Economists who studied the relationship between inflation and unemployment made an important modification to the Phillips curve model with the addition of the long-run Phillips curve (LRPC). When expectations are factored in, and there is enough time to adjust, the Phillips curve is vertical. Explore why in this video.
Want to join the conversation?
- I can't find a video that explains the supply side policy. Do you'll have one?(2 votes)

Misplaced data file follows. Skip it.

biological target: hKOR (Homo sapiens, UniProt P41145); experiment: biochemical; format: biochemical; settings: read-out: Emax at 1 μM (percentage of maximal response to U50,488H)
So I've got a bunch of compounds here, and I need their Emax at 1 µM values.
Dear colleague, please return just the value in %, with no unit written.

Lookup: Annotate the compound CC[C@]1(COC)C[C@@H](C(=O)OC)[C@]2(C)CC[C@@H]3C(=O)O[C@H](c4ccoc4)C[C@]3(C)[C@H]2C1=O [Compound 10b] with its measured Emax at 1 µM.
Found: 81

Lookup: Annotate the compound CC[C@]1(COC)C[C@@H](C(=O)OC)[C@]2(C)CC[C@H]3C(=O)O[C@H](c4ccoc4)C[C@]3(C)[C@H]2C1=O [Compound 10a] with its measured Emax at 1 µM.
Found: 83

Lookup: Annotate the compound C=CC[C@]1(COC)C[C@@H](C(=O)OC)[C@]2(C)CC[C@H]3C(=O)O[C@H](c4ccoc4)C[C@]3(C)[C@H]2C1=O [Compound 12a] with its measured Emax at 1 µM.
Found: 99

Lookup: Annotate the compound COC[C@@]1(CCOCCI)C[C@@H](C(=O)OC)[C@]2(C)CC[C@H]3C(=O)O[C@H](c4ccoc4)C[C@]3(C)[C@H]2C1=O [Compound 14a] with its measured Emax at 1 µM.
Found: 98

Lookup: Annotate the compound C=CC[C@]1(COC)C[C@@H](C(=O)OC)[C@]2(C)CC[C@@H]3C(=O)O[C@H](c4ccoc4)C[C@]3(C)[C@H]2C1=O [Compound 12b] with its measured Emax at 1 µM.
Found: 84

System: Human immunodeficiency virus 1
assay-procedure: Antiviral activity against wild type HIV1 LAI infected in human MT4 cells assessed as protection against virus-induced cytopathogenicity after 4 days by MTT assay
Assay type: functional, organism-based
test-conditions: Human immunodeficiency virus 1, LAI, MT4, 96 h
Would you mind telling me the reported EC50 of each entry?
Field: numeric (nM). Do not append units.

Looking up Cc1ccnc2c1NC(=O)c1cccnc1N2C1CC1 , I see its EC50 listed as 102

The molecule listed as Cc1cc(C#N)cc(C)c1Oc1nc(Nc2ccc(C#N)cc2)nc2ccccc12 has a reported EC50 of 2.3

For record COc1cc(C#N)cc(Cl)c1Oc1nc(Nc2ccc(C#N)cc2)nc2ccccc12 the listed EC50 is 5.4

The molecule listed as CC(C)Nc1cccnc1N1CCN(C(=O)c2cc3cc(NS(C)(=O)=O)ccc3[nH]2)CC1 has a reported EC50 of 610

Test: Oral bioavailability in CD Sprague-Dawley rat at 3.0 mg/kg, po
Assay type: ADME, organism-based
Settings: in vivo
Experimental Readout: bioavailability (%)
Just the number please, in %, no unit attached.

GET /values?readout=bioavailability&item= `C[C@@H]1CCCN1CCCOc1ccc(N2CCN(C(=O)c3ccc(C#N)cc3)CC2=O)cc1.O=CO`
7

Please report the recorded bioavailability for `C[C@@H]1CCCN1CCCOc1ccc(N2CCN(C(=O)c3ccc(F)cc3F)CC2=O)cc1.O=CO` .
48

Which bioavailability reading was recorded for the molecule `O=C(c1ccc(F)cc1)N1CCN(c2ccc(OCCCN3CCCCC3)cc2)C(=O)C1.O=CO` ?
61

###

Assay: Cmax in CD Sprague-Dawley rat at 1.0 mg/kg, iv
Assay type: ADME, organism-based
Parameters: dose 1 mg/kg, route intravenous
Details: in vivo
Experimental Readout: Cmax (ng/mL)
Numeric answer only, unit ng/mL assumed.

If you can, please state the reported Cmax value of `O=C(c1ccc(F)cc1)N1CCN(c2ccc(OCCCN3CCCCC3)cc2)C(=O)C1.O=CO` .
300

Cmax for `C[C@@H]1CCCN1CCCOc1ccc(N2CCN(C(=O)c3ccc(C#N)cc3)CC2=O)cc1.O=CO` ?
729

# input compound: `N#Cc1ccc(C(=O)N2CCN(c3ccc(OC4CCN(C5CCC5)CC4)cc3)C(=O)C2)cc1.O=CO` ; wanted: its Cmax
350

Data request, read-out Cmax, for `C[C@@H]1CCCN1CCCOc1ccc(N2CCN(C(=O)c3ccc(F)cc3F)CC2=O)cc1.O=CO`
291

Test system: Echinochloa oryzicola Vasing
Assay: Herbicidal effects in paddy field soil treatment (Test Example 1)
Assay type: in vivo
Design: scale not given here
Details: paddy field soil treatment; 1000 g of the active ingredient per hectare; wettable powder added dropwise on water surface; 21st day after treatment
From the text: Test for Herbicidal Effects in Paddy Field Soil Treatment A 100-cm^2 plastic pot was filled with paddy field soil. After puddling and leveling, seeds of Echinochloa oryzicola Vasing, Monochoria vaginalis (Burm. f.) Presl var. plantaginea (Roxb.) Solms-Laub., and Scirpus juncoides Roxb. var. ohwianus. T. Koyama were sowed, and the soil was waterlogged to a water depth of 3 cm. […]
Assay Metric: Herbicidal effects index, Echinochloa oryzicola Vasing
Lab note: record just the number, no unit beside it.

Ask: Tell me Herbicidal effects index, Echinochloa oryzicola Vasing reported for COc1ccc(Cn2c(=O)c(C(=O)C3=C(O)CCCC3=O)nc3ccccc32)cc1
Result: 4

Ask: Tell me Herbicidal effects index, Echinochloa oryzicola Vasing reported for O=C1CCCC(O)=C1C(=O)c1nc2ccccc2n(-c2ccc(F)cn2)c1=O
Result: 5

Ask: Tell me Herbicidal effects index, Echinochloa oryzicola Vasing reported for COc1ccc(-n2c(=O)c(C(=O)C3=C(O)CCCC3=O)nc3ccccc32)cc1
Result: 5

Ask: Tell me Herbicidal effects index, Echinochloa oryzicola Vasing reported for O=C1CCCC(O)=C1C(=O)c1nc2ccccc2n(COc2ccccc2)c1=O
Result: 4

- [Instructor] In this video, we're gonna build on what we already know about aggregate demand and aggregate supply, and the Phillips curve, and we are going to connect these ideas. So first, the Phillips curve. This is a typical Phillips curve for an economy. High inflation is associated with low unemployment, high unemployment is associated with low inflation, but we can really view this curve as the short run Phillips curve. Short run Phillips curve. We might sit at different points on this curve at different points in an economic cycle, but we could also introduce an idea known as a long run Phillips curve, which is just based on the natural rate of unemployment for this economy. So let's say the natural rate of unemployment for this economy is 6%. So, then our long run Phillips curve would just be a vertical line right over there. Long run Phillips curve. Now why is it a vertical line? Well it says in the long run, our natural rate of unemployment is 6% regardless of what the inflation rate might be. And so if we are sitting at the intersection of these two curves, that means that our economy right in this moment in time is operating at full employment. If unemployment was lower than that, it would be overheating to some degree, and if unemployment were higher than that, then we would have a negative output gap. But how do we tie these ideas to aggregate demand and aggregate supply? Well let's draw our long run aggregate supply curve, and I'm gonna do it right at the intersection of our aggregate demand and short run aggregate supply curve for now, because I wanna show an economy that's operating at its full potential. So here, this is our long run aggregate supply, and once again it's a vertical line because in the long run, regardless of the price level, we have a certain output for this economy that is sustainable. So that is our full employment. I'll do F, period, E, period. That's our full employment output. Anything more than that, it's unsustainable based on where the economy is structurally right now, and anything less than that, is you have a negative output gap. But now let's think about what would happen if we start shifting curves around. What if we were to have a negative demand shock? So our aggregate demand curve shifts to the left. Well in that world, and this is all a review, you can see that your equilibrium price, so I'm gonna call this aggregate demand sub two, our price level two, and our new equilibrium output for our economy sub two. You can see that both are lower. We now have a negative output gap. But what would that correspond to here on our Phillips curves? Well, when you have a negative output gap, you're likely to have higher unemployment. And shifts in aggregate in the aggregate demand curve would be movements along the short run Phillips curve. So we're gonna move along the short run Phillips curve, and we're going to have higher unemployment, 'cause we have a negative output gap. So we might get to that point right over there. So I'll just call that point sub two. So we went from a situation where before, we had 6% unemployment, and let's say we had 3% inflation, to a world where maybe now, we have, I don't know, let's call it 9% unemployment, and now we have 2% inflation. And it could go the other way around. Let's say we were starting from our original aggregate demand curve and you have a positive demand shock, and so now you could go to this curve, aggregate demand three, and so here, our equilibrium price level is higher. It's called P sub three. And our equilibrium output, we have a positive output gap, so Y sub three. And that would correspond to, if we have a positive output gap, that means we have very low unemployment, maybe unsustainably low unemployment. So we might be right over here. So this might be a situation where our unemployment rate, let's say that's about, I don't know, 4%. And now our inflation, this might be, let's call that 4% as well. And something interesting happens as you start to have higher and higher inflation. That can lead to people just having higher expectations for price and higher expectations for inflation itself. And if folks have higher expectations for inflation, well then they might wanna charge more for a certain level of output. So let's say at this level of output, people might want to have a higher price level. At this level of output, people might wanna have a higher level price, a higher price level. And so it could actually shift our short run aggregate supply up, or you could say to the left. So short run aggregate supply, I'll call that sub three. Now when the short run aggregate supply gets shifted to the left in this situation, notice we're back to our full employment output, but our price level is now much higher. Now what would that correspond to over here? Well when you have a shift in short run aggregate supply curves, that would actually lead to a shift in your short run Phillips curve, but which way would it shift? Well another way to think about it is, at a given, just as at a given level of output you would've expected a higher price because of this increased inflation expectations, so here, at a given level of unemployment, you would expect a higher level of inflation. So, our curve, you would say shifts up or to the right. So we would then have a short run Phillips curve that looks like this. I'll call that sub three. And we might get back to this point. Well for sure if were at this full employment output, then we are operating in our natural rate of unemployment again, but notice, now our inflation has crept even higher. This might be 5% inflation. Now the last thing you might be wondering about is when do these long run curves ever shift? Well we've talked about it before when we talked about long run aggregate supply, and that shifts if the economy structurally changes somehow. Let's say our factories get bombed out in a war or something, then this should shift to the left. And if we got better technology, or better ways of organizing ourselves, or more resources, this might shift to the right. Similarly, if there's a massive shift in global trade, and maybe our workers' skills aren't as valuable anymore in the global economy, this long run Phillips curve might shift to the right. If all of a sudden we are able to, or over time, we're able to get people more skilled, maybe we get frictional unemployment down because we have better technology to place people, well that might shift this to the left.